• University of Tennessee
    English 101: English Composition I
    English 102: English Composition II
    Interdisciplinary Studies 493: Technical Writing Module, Ronald McNair Post-Baccalaureate Achievement Program

Conference Presentations

Professional Activities

Sites of Resistance: Weblogs with Creative Commons Licenses

Here's the abstract of my presentation for this fall's AoIR conference...Saturday 4:00-5:15 if anyone wants to see it! :-)

Recent scholarship about intellectual property has taken issue with recent legislation that extends the terms of copyright and has argued that, in order for creativity and innovation to be possible, the public needs a realm of ideas and content to use freely. Long-term copyright delays the entrance of ideas, images, and songs into the public domain. To demonstrate resistance to current legislation, Creative Commons (CC) was established. CC licenses allow creators to give up varying degrees of copyright protection to create a "Some Rights Reserved" model. In this essay, I will explore the growing trend of weblogs that have CC licenses and why bloggers are choosing alternatives to "All Rights Reserved." I will state ways that bloggers and weblogs are making a particularly important contribution to the realization of the Web as an intellectual commons: first, influential bloggers whose weblogs are widely read and linked to have gotten CC licenses, which has produced a mimetic effect; second, the weblog is a genre that lends itself to building upon others' content and does not operate on the assumption that one needs a financial incentive to create; and third, it is significant to note that with popular blogging tools Movable Type and Userland, CC licensing options are built in at the software level. I argue that part of what makes blogging a public-domain-oriented genre is its cultural context: the fact that blogging evolved pari passu with the rise of open source and publicly licensed software, the tightening of copyright restrictions, and the popularity of peer-to-peer networks.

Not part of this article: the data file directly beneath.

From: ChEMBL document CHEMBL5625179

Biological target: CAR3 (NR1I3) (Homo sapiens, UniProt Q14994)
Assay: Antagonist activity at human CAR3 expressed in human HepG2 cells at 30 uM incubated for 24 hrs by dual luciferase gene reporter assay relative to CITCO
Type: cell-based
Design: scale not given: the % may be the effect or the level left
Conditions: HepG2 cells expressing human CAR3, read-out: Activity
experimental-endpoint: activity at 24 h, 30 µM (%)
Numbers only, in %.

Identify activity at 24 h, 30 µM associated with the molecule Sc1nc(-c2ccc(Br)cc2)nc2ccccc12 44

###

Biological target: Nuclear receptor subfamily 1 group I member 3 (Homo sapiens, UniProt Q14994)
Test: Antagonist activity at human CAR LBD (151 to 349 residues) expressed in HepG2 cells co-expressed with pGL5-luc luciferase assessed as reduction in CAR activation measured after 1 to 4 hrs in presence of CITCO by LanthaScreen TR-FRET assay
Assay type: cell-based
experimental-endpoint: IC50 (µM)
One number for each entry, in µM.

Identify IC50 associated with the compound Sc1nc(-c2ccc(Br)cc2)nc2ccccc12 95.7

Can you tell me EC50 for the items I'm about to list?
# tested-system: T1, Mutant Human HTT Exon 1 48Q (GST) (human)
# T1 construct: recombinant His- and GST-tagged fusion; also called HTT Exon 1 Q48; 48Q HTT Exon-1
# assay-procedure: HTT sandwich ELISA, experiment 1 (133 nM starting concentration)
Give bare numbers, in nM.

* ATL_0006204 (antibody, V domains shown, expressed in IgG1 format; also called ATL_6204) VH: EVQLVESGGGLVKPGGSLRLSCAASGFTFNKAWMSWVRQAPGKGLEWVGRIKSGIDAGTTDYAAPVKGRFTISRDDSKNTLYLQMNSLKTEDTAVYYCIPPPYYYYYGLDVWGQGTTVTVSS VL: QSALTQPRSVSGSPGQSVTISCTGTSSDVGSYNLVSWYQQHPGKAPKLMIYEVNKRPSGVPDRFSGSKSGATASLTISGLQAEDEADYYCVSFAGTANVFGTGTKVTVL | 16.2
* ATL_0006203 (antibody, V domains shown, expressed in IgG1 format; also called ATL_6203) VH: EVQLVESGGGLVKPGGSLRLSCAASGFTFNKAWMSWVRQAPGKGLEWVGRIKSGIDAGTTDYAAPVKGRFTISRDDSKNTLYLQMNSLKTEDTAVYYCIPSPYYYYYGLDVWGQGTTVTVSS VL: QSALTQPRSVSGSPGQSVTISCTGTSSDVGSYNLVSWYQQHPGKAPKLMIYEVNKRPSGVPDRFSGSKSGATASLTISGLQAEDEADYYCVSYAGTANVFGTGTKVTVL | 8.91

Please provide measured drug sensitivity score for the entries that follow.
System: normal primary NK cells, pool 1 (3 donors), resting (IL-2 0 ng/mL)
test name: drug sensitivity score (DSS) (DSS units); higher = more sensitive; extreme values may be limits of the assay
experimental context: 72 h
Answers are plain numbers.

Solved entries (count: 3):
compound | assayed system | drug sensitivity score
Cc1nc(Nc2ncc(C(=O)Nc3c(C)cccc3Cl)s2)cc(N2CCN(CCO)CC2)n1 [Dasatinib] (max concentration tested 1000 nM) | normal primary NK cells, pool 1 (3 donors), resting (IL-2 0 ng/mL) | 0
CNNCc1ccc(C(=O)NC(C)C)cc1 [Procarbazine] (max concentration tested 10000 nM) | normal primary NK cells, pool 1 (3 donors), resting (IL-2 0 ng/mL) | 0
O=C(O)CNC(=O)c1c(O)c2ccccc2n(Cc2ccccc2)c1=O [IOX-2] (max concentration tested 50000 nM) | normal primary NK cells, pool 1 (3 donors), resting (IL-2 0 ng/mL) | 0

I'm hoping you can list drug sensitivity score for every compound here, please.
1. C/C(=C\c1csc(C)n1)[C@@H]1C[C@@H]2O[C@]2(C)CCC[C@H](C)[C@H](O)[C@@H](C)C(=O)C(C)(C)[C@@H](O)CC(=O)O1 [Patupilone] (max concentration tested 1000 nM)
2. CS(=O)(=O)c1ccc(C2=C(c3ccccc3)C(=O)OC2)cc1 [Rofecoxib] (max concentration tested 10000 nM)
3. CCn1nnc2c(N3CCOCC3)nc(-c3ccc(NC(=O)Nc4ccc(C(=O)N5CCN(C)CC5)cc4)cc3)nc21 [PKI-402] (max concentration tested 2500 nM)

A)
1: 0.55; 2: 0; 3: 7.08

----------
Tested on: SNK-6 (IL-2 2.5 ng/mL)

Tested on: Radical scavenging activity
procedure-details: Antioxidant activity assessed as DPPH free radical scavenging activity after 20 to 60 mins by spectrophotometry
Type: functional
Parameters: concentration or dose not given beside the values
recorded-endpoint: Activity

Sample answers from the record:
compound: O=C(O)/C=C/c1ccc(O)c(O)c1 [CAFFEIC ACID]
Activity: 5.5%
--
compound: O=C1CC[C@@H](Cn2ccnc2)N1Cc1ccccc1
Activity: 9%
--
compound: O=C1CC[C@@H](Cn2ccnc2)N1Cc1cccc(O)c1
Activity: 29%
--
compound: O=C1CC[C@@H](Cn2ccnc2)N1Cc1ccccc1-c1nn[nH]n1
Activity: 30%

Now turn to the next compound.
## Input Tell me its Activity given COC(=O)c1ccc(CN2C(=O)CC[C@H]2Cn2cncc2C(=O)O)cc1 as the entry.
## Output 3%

I know that's Very Broad. My presentation will be mostly about bloggers with CC licenses in particular, with just a few remarks at the end about the intellectual property implications in general.

Humorous IP Anecdote

From The Rub's 25 June post:

That poor, mistreated roadie. Apparently, this joe claims he came up with the title for Blink 182's last album, Take Off Your Pants and Jacket. Try again, roadie. The only thing older than that pun is the pair of orange and purple Jamz you bought in high school (yet, continue to wear nightly).

One of my interests, as you know, is intellectual property. This is a great example of just how absurd this stuff can get, and Paul's accompanying commentary is hilarious; I had to pass it on.

We live in an oligarchy

http://www.opendemocracy.net/themes/article-8-1319.jsp

just the beginning of a blog entry... more later today.